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On being Christian

I’m a born-again Christian, but I don’t like to introduce myself as one. It’s not that I’m ashamed of Christ. No, it’s just that some people who aren’t Christians assume we’re all ultra-conservative, judgmental, Bible-thumping morons, and having been all those things at one time or another, I know how unattractive those traits can be to people who don’t share my faith (or even some who do). Worse yet, the term has lost a lot of meaning here in America where even a lot of Christians don’t seem to really understand the whole “born again” experience. It could be that we’ve reduced the Gospel to a basic transaction, as awe-inspiring as buying a product with a credit card.

In essence, we proclaim, “Here, believe these facts about Jesus. Next, pray this prayer. Now, you have eternal life!” The triteness with which we approach God may help explain why we divorce about as often as other folks, give very little of our money away, and don’t really live much differently from our neighbors who don’t even bother going to church.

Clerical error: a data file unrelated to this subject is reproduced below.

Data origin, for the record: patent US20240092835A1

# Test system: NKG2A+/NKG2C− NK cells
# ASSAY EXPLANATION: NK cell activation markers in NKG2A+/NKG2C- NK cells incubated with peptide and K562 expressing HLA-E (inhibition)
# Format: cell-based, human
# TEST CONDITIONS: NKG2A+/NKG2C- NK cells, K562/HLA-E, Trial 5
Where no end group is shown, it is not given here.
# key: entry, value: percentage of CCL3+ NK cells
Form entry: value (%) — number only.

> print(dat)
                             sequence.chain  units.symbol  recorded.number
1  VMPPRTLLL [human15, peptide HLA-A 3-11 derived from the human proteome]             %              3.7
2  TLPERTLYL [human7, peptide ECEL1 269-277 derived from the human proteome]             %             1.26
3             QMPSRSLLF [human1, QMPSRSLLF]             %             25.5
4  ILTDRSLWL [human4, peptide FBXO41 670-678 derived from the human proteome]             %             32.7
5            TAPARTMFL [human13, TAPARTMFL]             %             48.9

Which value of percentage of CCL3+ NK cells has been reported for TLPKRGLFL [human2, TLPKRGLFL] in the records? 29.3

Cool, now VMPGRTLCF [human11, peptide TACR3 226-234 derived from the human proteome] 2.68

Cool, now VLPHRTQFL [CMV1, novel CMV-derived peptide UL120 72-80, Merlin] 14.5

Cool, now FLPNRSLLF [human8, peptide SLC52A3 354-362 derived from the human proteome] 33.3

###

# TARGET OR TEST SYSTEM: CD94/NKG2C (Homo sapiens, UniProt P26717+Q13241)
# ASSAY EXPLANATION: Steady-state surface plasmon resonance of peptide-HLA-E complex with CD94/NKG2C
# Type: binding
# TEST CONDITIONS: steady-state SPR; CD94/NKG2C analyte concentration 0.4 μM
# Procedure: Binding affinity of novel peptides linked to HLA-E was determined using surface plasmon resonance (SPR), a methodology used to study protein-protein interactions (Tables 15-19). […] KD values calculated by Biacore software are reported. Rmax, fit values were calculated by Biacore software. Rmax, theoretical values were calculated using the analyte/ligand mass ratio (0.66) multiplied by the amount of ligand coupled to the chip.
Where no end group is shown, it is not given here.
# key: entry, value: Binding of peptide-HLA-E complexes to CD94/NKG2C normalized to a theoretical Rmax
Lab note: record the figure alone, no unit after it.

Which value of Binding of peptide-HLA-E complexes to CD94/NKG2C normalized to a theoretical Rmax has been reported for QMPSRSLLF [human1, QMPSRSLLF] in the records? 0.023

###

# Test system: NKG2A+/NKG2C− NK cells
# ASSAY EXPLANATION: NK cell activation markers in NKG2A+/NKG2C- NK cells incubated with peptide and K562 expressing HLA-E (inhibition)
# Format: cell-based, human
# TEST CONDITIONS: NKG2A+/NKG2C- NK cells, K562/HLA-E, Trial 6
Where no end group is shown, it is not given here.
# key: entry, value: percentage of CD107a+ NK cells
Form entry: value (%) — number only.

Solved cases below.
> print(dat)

Jesus said, “The wind blows where it wishes, and you hear the sound of it, but do not know where it is coming from or where it is going, so is everyone who is born of the Spirit” (John 3:8). He was saying, of course, that there is a mysterious element about “getting saved” that is beyond our human conceptions and control, but after hanging around with Christians for the better part of three decades, I can honestly say that I really don’t know where some of them are coming from or where they are going, either. Too many seem just like non-Christians, which I find downright weird, and those who are actually different are at times just plain peculiar. Some who have called themselves Christians have been the most wonderful people I have ever known, but others still puzzle me. I’ve even seen people who seemed zealous for God completely leave the faith, and that has always made me sad, but I’m still here, loving Jesus, trying to live like Him, and too often failing miserably.

After getting to know a lot of Christians, I’ve come to the conclusion that the authentic ones are, above all else, self-admitted failures. Some have been what many might consider to be losers, and some have been talented, successful, rich, and good-looking, but all of them would admit to you right now that they couldn’t make it without Christ.

-From Keeping it Between the Ditches

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